We have every reason to worry about our teen drivers. Traffic crashes are the number-one killer of teenagers. One in four crash fatalities in the United States involves a 16- to 24-year-old. The first six months after getting a license are the most dangerous time for any driver, and the risk stays high until the young driver becomes 25.
However, as with most challenging situations, there are ways we can help protect them. According to the National Teen Driver Survey, high school students are driving under highly dangerous conditions on a routine basis.
Children's Hospital of Pennsylvania and State Farm Insurance surveyed more than 5,600 high school students, representing the 10.6 million 9th-, 10th-, and 11th-grade students in U.S. public high schools. The survey results are available on a Web site called Teen Drivers Source.
This Web site from the Children's Hospital of Philadelphia/State Farm alliance is aimed at parents and educators. It is packed with practical information on developing a plan that will enable new drivers to develop the skills and habits they need to stay safe.
There is information on working with a new driver to set goals and rules, develop a timeline for parent-guided driving lessons, and develop a parent/teen driving agreement.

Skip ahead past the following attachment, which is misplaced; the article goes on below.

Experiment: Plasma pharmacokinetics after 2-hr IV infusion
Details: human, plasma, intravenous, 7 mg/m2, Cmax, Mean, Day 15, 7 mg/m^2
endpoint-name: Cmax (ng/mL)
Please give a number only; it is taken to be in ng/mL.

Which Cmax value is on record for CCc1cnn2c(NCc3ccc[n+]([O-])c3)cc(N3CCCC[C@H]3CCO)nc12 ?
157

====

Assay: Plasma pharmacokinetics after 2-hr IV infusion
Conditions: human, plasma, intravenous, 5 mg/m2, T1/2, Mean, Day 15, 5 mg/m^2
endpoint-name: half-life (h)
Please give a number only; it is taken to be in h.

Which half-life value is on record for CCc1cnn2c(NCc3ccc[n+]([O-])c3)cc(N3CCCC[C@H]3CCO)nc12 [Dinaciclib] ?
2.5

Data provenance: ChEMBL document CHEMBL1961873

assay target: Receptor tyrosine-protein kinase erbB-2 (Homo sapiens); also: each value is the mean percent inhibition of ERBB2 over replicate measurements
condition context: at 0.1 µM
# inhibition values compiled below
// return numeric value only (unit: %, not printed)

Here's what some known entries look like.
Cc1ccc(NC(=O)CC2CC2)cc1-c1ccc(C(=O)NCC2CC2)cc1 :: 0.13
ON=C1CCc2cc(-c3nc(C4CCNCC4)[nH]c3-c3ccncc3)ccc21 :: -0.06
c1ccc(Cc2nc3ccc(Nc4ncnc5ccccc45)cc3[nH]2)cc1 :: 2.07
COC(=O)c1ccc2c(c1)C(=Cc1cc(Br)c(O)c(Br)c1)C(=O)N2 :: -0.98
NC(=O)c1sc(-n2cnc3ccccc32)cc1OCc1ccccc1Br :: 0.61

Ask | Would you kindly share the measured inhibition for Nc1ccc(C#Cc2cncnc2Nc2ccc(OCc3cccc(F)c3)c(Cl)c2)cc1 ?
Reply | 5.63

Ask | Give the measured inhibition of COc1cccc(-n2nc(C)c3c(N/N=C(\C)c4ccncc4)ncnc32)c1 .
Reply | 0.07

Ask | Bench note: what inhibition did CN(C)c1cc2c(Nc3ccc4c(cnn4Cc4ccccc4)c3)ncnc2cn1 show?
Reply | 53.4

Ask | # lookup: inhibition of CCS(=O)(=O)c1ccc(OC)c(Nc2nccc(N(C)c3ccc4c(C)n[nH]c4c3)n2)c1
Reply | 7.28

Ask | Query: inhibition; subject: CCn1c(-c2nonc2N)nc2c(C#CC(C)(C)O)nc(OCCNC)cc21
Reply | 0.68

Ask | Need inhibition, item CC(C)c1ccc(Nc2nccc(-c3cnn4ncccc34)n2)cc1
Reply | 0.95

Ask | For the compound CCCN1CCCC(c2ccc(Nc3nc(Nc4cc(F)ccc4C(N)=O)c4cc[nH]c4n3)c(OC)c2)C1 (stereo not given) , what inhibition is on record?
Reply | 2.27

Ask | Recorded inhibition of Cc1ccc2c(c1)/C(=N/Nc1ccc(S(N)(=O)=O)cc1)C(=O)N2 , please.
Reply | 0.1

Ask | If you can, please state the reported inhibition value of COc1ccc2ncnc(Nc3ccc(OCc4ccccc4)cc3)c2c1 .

Here are a few highlights from the report:
- Teens say they routinely drive while fatigued
- 48 percent report talking on cell phones while driving
- 21 percent said they have driven without wearing seat belts
- 41 percent reported having seen a peer driving under the influence
- 50 percent reported driving at least 10 miles over the speed limit at least sometimes
Disclaimer: This content is the opinion of the author(s) and not necessarily that of your health care provider, the Palo Alto Medical Clinic, the Palo Alto Medical Foundation, or Sutter Health.
This information is provided for your general information and education only, and should not be relied upon for personal diagnosis or treatment.
If you feel like you have an illness or need emotional support for a problem, please contact your personal physician NOW.
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Written & Reviewed By:
PAMF Senior Research Associate
Nancy Brown, Ph.D., M.A., Ed.S.
Last Reviewed: October 2013